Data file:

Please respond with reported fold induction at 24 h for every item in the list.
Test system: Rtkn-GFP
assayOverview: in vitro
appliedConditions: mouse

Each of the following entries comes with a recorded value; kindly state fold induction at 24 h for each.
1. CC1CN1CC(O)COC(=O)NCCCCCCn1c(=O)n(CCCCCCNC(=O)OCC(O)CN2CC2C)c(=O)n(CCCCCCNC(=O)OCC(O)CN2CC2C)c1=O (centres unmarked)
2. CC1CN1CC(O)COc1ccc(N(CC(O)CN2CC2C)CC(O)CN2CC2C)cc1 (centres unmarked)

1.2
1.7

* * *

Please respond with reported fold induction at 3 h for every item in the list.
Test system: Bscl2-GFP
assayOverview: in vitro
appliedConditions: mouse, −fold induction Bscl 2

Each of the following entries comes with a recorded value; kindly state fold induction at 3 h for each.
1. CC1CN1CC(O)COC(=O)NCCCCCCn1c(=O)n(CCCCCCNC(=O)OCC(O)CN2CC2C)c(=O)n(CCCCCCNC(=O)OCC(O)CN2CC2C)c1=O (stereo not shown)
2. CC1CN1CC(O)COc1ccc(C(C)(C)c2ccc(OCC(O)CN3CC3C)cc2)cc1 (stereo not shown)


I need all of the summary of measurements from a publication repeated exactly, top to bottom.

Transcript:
Please respond with reported fold induction at 24 h for every item in the list.
Test system: Rtkn-GFP
assayOverview: in vitro
appliedConditions: mouse

Each of the following entries comes with a recorded value; kindly state fold induction at 24 h for each.
1. CC1CN1CC(O)COC(=O)NCCCCCCn1c(=O)n(CCCCCCNC(=O)OCC(O)CN2CC2C)c(=O)n(CCCCCCNC(=O)OCC(O)CN2CC2C)c1=O (centres unmarked)
2. CC1CN1CC(O)COc1ccc(N(CC(O)CN2CC2C)CC(O)CN2CC2C)cc1 (centres unmarked)

1.2
1.7

* * *

Please respond with reported fold induction at 3 h for every item in the list.
Test system: Bscl2-GFP
assayOverview: in vitro
appliedConditions: mouse, −fold induction Bscl 2

Each of the following entries comes with a recorded value; kindly state fold induction at 3 h for each.
1. CC1CN1CC(O)COC(=O)NCCCCCCn1c(=O)n(CCCCCCNC(=O)OCC(O)CN2CC2C)c(=O)n(CCCCCCNC(=O)OCC(O)CN2CC2C)c1=O (stereo not shown)
2. CC1CN1CC(O)COc1ccc(C(C)(C)c2ccc(OCC(O)CN3CC3C)cc2)cc1 (stereo not shown)